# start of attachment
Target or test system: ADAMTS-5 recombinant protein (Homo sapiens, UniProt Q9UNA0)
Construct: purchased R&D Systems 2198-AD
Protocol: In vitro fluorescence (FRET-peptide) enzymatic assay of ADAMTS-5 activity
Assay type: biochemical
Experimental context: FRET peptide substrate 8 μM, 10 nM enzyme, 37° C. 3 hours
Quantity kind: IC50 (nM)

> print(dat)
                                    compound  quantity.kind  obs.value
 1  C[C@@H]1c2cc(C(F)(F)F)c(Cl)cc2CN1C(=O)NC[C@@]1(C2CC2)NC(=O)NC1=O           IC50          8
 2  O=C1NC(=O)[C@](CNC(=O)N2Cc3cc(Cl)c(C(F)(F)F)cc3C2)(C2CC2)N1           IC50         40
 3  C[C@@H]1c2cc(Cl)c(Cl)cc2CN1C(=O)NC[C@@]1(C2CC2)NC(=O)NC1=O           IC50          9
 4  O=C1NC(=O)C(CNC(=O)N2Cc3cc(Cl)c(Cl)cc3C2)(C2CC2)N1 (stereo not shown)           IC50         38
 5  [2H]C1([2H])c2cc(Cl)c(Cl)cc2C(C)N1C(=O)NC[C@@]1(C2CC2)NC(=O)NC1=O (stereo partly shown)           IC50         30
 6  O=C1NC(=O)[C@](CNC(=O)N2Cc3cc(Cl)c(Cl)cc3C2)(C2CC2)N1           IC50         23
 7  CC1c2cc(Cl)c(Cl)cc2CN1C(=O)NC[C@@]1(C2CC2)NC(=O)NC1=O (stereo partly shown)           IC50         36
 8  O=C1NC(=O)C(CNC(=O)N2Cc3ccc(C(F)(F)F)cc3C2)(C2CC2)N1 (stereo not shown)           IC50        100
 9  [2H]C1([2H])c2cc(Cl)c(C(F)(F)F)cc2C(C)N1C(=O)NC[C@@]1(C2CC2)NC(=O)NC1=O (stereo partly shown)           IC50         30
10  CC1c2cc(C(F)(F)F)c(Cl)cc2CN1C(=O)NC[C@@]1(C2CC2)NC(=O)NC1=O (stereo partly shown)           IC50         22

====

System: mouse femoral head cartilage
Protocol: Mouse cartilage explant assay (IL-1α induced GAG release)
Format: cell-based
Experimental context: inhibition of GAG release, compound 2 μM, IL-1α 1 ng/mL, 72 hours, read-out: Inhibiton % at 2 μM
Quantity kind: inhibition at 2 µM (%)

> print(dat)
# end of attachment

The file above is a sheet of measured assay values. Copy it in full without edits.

Target or test system: ADAMTS-5 recombinant protein (Homo sapiens, UniProt Q9UNA0)
Construct: purchased R&D Systems 2198-AD
Protocol: In vitro fluorescence (FRET-peptide) enzymatic assay of ADAMTS-5 activity
Assay type: biochemical
Experimental context: FRET peptide substrate 8 μM, 10 nM enzyme, 37° C. 3 hours
Quantity kind: IC50 (nM)

> print(dat)
                                    compound  quantity.kind  obs.value
 1  C[C@@H]1c2cc(C(F)(F)F)c(Cl)cc2CN1C(=O)NC[C@@]1(C2CC2)NC(=O)NC1=O           IC50          8
 2  O=C1NC(=O)[C@](CNC(=O)N2Cc3cc(Cl)c(C(F)(F)F)cc3C2)(C2CC2)N1           IC50         40
 3  C[C@@H]1c2cc(Cl)c(Cl)cc2CN1C(=O)NC[C@@]1(C2CC2)NC(=O)NC1=O           IC50          9
 4  O=C1NC(=O)C(CNC(=O)N2Cc3cc(Cl)c(Cl)cc3C2)(C2CC2)N1 (stereo not shown)           IC50         38
 5  [2H]C1([2H])c2cc(Cl)c(Cl)cc2C(C)N1C(=O)NC[C@@]1(C2CC2)NC(=O)NC1=O (stereo partly shown)           IC50         30
 6  O=C1NC(=O)[C@](CNC(=O)N2Cc3cc(Cl)c(Cl)cc3C2)(C2CC2)N1           IC50         23
 7  CC1c2cc(Cl)c(Cl)cc2CN1C(=O)NC[C@@]1(C2CC2)NC(=O)NC1=O (stereo partly shown)           IC50         36
 8  O=C1NC(=O)C(CNC(=O)N2Cc3ccc(C(F)(F)F)cc3C2)(C2CC2)N1 (stereo not shown)           IC50        100
 9  [2H]C1([2H])c2cc(Cl)c(C(F)(F)F)cc2C(C)N1C(=O)NC[C@@]1(C2CC2)NC(=O)NC1=O (stereo partly shown)           IC50         30
10  CC1c2cc(C(F)(F)F)c(Cl)cc2CN1C(=O)NC[C@@]1(C2CC2)NC(=O)NC1=O (stereo partly shown)           IC50         22

====

System: mouse femoral head cartilage
Protocol: Mouse cartilage explant assay (IL-1α induced GAG release)
Format: cell-based
Experimental context: inhibition of GAG release, compound 2 μM, IL-1α 1 ng/mL, 72 hours, read-out: Inhibiton % at 2 μM
Quantity kind: inhibition at 2 µM (%)

> print(dat)